I reflect on this 5 years later and I feel like this was a lifetime ago. Since that time, I’ve been diagnosed with Bipolar 2 and Borderline Personality Disorder. I’m also on three different kinds of mental health meds and am going to therapy. Depression still visits me from time to time, especially when life gets overwhelming or something drastic happens in my life but I have way better skills to cope with it now and not let it get to an extremely bad place again. I would never tell anyone that I’m cured of depression because that would be a lie but I will say I’m much, much better at not letting it take over my life like it has in the past. Writing my story and sharing it with world may seem excessive to some but I’m sharing my story in the hopes that someone reading this comes to an understanding that people that die by suicide or attempt it are not selfish or cowards; we are people that feel this immense and excruciating pain and we want to escape from it by any means necessary. I also write my story in hopes that if there is someone out there struggling with suicidal ideation and depression; I want them to know that they are not alone and it is possible to get to a better place #youareworthit.
Here are a few helpful links related to this story:
Depression and Suicidal Ideation:
Borderline Personality Disorder:
“My last year in my 30s ended up with me being an essential worker during a pandemic while being a mom of three and being involved in two different romantic liaisons. I could look back on what I have not accomplished in my life and be sad but instead I’ll focus on my growth and my goals for the next year. I’ve made a lot of progress this year both financially and personally. I’ve improved my credit score by 100 points by working 2 jobs and paying debt off. Also for the first time in my adult life I’m in a healthy romantic relationship with a wonderful man. This time last year I didn’t think either was possible and at times I don’t feel like I deserve all of the good fortune in my life. As I look forward to my next year and my new decade, I hope to really focus on becoming a confident driver, submit my writing everywhere and try to get published, and continue to work my two jobs to save up to buy 2 houses. I’m kind of excited for what the next decade looks like. My thirties taught me I can survive what I once thought would not be survivable. During my thirties, I felt myself merely surviving. In this next decade I look forward to thriving.”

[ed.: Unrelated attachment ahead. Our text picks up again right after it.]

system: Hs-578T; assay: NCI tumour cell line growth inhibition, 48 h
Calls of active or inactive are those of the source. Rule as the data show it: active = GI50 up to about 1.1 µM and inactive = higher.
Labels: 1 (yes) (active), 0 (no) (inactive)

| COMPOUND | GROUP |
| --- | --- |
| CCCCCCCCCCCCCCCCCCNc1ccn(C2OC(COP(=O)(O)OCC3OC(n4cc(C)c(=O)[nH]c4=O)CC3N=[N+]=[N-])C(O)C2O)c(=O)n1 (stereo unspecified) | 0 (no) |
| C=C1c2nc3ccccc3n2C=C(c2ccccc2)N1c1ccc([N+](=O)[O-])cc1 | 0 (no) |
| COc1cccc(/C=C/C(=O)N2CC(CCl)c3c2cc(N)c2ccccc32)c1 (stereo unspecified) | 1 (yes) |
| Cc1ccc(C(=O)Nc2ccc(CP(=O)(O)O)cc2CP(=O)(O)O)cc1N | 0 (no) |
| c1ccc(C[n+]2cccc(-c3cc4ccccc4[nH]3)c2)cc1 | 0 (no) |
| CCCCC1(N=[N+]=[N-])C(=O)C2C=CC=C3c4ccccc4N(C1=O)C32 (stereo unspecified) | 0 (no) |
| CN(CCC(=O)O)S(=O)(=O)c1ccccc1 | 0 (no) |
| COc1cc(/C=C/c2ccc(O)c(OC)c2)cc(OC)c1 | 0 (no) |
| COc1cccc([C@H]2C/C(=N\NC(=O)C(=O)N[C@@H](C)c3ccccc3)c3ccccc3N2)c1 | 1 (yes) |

I wrote this a year ago and so much has changed. I can tell you that my 40th year didn’t go as planned. I’m not involved in any romantic relationships.In fact, for the first time in 26 years, I’m not chasing love or the adrenaline rush of being in a romantic relationship. I can honestly say that I am in the healthiest and happiest relationship at this time-with myself. This time last year, I thought that personal growth meant sustaining a “healthy” relationship with someone and now I’m not so sure. I have more to say about this but that’s something I will share later on. I could talk about everything that went wrong this year but I won’t. Honestly, there are parts of that year that I’m not done processing and not ready to talk about and that’s okay. I learned in therapy that grief isn’t linear and I have to honor my process and not to suppress my feelings. It’s hard to write this but it’s my truth. What hasn’t changed is that I’m still working 2 jobs and am actually paying off new debt that I incurred when I went on several binge shopping sprees this summer and fall. I do have to say that my wardrobe is amazing and I’m the best dressed person in the office. I’ve had tremendous growth this year in a lot of areas. I’m in the best shape of my life after I took up angry power walking and running this summer and lost 20 pounds within a 3 months period. I beat this driving phobia I had through exposure therapy. I was diagnosed with Borderline Personality this summer and successfully completed a therapy program that has helped me manage my symptoms in a much healthier way. I started blogging again. I’ve lost count of how many poems and essays I’ve written because this year has been beyond inspiring. The best thing that has happened this year is that I’m finally the woman I had always wanted to be but was too afraid to be. It’s taken a lot of hard work, tears and so much introspection to get here. Here is a place where I no longer run away from my life but I run to it instead. Here is a place where I’m comfortable and in love with solitude and am no longer chasing the high of love in someone else. Here is a place where I look forward to each and every day because I finally understand that my life is a gift and not a burden. Here is a place where I’m no longer just surviving but I’m thriving. Here is a place I want to stay in for a really long time. My goals are for this year are simple:
- Continue to thrive by keeping my life as uncomplicated and drama free as possible.
- Say “yes” to anything that brings growth and progress even if it might feel uncomfortable at the time.
- Say “no” to anything that feels unhealthy or will stagnate my growth and progress.
Here is me looking forward to a calm year full of growth and progress.